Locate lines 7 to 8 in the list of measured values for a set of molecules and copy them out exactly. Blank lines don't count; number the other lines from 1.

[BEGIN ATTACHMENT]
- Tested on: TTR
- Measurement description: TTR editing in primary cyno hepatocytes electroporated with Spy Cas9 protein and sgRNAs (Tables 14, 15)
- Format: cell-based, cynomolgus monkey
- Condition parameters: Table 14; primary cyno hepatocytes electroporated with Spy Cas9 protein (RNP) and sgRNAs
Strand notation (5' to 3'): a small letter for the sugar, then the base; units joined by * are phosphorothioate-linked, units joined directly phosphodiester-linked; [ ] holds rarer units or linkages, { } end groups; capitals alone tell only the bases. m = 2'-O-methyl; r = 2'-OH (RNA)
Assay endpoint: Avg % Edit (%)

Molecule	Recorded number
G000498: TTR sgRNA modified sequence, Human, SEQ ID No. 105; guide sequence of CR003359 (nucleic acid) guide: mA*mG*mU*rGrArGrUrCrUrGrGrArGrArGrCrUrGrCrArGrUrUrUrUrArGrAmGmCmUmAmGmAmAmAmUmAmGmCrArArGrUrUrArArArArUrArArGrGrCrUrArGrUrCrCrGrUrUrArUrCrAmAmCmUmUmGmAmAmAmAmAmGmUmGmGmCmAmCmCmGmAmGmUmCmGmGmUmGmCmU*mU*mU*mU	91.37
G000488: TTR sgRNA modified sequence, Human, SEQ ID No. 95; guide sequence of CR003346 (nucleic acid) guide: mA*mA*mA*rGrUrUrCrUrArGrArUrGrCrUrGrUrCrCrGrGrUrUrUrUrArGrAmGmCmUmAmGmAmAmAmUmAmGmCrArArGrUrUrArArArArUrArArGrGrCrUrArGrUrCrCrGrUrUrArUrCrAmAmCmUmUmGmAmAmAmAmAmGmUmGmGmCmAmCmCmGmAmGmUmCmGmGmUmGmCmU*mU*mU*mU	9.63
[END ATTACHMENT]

Molecule	Recorded number
G000498: TTR sgRNA modified sequence, Human, SEQ ID No. 105; guide sequence of CR003359 (nucleic acid) guide: mA*mG*mU*rGrArGrUrCrUrGrGrArGrArGrCrUrGrCrArGrUrUrUrUrArGrAmGmCmUmAmGmAmAmAmUmAmGmCrArArGrUrUrArArArArUrArArGrGrCrUrArGrUrCrCrGrUrUrArUrCrAmAmCmUmUmGmAmAmAmAmAmGmUmGmGmCmAmCmCmGmAmGmUmCmGmGmUmGmCmU*mU*mU*mU	91.37